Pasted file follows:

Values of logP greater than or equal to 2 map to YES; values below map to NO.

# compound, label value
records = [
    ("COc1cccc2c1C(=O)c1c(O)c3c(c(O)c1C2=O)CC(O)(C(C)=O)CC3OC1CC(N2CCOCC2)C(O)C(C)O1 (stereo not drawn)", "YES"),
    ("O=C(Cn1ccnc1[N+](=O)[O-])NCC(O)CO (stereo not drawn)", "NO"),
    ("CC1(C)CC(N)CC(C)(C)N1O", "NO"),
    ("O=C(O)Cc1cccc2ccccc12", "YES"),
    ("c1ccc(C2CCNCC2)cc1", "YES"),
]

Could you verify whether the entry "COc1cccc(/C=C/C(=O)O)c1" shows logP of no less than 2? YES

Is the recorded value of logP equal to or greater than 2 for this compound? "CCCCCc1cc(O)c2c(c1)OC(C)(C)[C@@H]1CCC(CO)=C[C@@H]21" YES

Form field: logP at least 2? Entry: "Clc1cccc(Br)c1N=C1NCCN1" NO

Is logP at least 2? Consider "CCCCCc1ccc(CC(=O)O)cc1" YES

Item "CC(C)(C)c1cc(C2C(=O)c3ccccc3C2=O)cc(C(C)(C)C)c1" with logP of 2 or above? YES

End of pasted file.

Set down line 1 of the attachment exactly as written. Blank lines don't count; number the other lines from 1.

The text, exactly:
Values of logP greater than or equal to 2 map to YES; values below map to NO.